If there’s one thing that Link proves, it’s that the difference between light rail and a metro is not black-and-white. There is a spectrum. Mayor McGinn likes to refer to Link as Cadillac light rail, I prefer to call it a Geo Metro. *rimshot*
In Texas. People in TExas are “special”. That barely happens at all in Portland and there is a LOT of in street running. I understand the need for it, but it also costs 10x as much as any light rail system in the country, and so far has yet to prove that it will even carry as many people…
…thus my complaint. Let’s seriously get to building some light rail and getting what’s considered by planners to be a higher grade/quality transit system to get people riding again. I’ve fine with the plans as is, but we could have a LOT more already than we have.
Please do not compare the ridership of a .9 year old system to that of a 10+ year old system.
Ok, compare the Green Line.
1/10th the cost, very similar ridership.
In response to Matthew Loar’s #7:
1) Seth Meyers in the house!
3) Oh they “make the decisions” but the politicians and common folk override them because those people have “no idea how things work” because they’re stuck “at a desk”!
Few property acquisitions. No tunnel. LACMTA already had a light rail infrastructure. We had to build an OMF from scratch.
Yup, all valid concerns, still the cost is there. Which means there is that much LESS being built to attain ridership with and get people out of cars. I’ll have to write an entry to outline the consequences, which is what I really want to know how the city and Sound Transit intend to mitigate. The city doesn’t have endless money, the the money available is shrinking rapidly. As inflation continues to devalue the currency and what we can get with our dollars, it is starting to be very doubtful Sound Transit will be able to build even a small percentage of what it has promised. The system is at threat, and these very high costs aren’t helping the situation.
…it appears Sound Transit has few if any solutions that require less extensive and costly work to be done. Because in the end, all that matters is if a system gets built or not.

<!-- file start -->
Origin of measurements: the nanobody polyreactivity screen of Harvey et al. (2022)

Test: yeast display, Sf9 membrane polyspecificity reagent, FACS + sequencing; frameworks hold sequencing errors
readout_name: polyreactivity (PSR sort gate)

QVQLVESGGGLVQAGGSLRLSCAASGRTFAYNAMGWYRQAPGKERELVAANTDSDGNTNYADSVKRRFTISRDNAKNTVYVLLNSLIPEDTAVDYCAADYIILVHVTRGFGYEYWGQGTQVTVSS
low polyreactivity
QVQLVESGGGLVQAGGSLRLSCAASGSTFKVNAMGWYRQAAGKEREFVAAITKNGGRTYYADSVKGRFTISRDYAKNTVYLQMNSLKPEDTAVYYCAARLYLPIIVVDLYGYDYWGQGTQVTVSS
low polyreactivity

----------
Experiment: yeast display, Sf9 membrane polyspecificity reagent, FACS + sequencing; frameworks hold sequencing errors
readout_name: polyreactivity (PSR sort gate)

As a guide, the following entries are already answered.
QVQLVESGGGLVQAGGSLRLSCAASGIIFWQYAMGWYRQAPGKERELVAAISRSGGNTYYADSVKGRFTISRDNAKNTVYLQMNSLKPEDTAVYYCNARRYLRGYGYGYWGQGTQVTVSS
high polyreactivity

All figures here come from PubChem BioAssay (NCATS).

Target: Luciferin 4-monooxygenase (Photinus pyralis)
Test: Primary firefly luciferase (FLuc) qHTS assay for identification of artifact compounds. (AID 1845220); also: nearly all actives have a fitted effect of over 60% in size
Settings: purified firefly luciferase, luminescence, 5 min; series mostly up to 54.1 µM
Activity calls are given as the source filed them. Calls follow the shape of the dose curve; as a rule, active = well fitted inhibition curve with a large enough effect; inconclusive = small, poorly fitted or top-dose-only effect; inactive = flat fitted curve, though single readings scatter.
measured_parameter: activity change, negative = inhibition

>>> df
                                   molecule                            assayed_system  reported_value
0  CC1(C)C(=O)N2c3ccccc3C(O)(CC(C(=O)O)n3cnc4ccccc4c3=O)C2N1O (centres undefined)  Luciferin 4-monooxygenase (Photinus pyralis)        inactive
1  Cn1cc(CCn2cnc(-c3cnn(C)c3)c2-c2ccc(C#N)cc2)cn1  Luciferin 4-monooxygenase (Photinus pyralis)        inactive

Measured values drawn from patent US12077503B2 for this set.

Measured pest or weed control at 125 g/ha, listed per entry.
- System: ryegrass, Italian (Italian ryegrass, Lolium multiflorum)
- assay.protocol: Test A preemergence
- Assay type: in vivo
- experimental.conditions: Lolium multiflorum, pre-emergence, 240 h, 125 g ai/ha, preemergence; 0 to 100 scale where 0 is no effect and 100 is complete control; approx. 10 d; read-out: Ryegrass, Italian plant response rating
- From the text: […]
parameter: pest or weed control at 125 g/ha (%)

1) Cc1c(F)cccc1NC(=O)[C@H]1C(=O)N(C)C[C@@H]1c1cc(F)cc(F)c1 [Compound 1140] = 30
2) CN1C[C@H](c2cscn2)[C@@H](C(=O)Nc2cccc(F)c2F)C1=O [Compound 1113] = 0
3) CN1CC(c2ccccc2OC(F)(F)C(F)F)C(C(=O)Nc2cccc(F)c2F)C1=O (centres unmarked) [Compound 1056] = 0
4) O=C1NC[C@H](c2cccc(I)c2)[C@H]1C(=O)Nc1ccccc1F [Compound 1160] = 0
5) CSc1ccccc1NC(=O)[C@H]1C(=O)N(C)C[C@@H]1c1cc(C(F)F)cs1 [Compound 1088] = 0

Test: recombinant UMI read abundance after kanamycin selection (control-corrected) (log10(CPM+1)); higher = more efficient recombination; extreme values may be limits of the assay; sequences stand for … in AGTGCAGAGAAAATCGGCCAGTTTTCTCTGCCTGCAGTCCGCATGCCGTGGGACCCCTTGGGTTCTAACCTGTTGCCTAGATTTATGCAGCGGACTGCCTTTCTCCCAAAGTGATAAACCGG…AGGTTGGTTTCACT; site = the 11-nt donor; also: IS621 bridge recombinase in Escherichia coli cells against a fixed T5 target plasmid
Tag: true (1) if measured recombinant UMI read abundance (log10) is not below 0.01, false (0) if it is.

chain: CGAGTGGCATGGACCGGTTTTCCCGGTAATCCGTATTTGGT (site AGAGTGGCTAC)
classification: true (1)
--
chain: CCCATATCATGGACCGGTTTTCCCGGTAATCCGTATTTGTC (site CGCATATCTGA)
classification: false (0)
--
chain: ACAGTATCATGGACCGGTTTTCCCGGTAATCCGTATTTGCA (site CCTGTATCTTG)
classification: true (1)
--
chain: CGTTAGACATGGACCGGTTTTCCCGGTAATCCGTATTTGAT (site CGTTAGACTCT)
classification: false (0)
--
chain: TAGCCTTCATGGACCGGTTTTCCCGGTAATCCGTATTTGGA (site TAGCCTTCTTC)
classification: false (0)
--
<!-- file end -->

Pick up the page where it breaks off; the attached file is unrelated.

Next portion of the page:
Theirs was cheaper because they didn’t have to build as much. What do you mean by “still the cost is there”?
Also, have you heard of this thing called “interest”?
Wait, I just realized you meant Portland’s Green Line, not the one in LA. I have no idea what ridership is on LA’s lines, but I find it hard to believe that any line in LA would have 22k a day.
I think your way under-estimating the North Line (Thru Seattle). Since I live up this way, I can shed some light for you. First, I think if you compare the light rail path North Tunneling blah blah as if TriMet tried to run Light Rail thru inner SE, or inner NE, Tunneling would be the ONLY option, no one is going to want that thing rolling by their front yard. Its just too dense to run it at grade, or even elevated thru the area its headed. Secondly, I honestly think the Northline to at least Northgate should have got built first. The South Line as it is replaced the 194, which was packed, but ran at 15-30min headways, I think it was 10 during rush hour. As it stands, the 41 runs as close as 4 min apart during rush hour and almost every bus is packed solid. The 71-74 routes are busy, almost any day, any time (74 during peak direction only). The north line i am confident will not disappoint. You can have feeder buses from 65th in both directions (Wedgwood and Greenlake areas) for example, and Northgate TC will feed on itself, but will have routes serving it as well. Like Tim mentioned, your comparing systems built in the 80’s to systems built in the late 2000’s. Its Apples to Watermelons, those systems have had time to grow. Calgary Transit (Which I just visited) runs 3 car trains, which are busy almost anytime of day, but most of those lines are 20-30 years old now, they are established. The Green Line in Portland has ridership because of the I-84 segment, but if you want to compare, the Yellow Line as it is now is a complete and utter failure. I know it has high hopes of Vancouver WA someday, but its been open what, nearly 10 years, and ridership is still low on it. It really goes where no one needs it. I do think there are a lot of people that would rather have MAX go into East Vancouver, where people actually live over DT Vancouver.